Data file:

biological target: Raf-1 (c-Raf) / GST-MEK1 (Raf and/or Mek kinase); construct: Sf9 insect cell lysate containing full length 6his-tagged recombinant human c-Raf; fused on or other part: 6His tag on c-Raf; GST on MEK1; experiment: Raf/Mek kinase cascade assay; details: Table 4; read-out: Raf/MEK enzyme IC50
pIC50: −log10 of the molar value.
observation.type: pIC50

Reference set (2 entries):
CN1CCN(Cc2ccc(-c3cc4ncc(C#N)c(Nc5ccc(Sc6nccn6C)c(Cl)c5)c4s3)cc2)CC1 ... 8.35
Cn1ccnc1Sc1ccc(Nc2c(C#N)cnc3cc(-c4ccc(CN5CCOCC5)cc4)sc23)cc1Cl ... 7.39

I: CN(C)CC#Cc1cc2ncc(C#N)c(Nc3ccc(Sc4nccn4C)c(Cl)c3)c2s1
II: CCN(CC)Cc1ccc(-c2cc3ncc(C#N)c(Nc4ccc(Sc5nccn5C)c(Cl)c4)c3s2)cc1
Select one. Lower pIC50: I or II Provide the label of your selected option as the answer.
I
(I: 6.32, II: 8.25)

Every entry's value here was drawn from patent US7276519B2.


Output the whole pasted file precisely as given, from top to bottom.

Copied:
biological target: Raf-1 (c-Raf) / GST-MEK1 (Raf and/or Mek kinase); construct: Sf9 insect cell lysate containing full length 6his-tagged recombinant human c-Raf; fused on or other part: 6His tag on c-Raf; GST on MEK1; experiment: Raf/Mek kinase cascade assay; details: Table 4; read-out: Raf/MEK enzyme IC50
pIC50: −log10 of the molar value.
observation.type: pIC50

Reference set (2 entries):
CN1CCN(Cc2ccc(-c3cc4ncc(C#N)c(Nc5ccc(Sc6nccn6C)c(Cl)c5)c4s3)cc2)CC1 ... 8.35
Cn1ccnc1Sc1ccc(Nc2c(C#N)cnc3cc(-c4ccc(CN5CCOCC5)cc4)sc23)cc1Cl ... 7.39

I: CN(C)CC#Cc1cc2ncc(C#N)c(Nc3ccc(Sc4nccn4C)c(Cl)c3)c2s1
II: CCN(CC)Cc1ccc(-c2cc3ncc(C#N)c(Nc4ccc(Sc5nccn5C)c(Cl)c4)c3s2)cc1
Select one. Lower pIC50: I or II Provide the label of your selected option as the answer.
I
(I: 6.32, II: 8.25)

Every entry's value here was drawn from patent US7276519B2.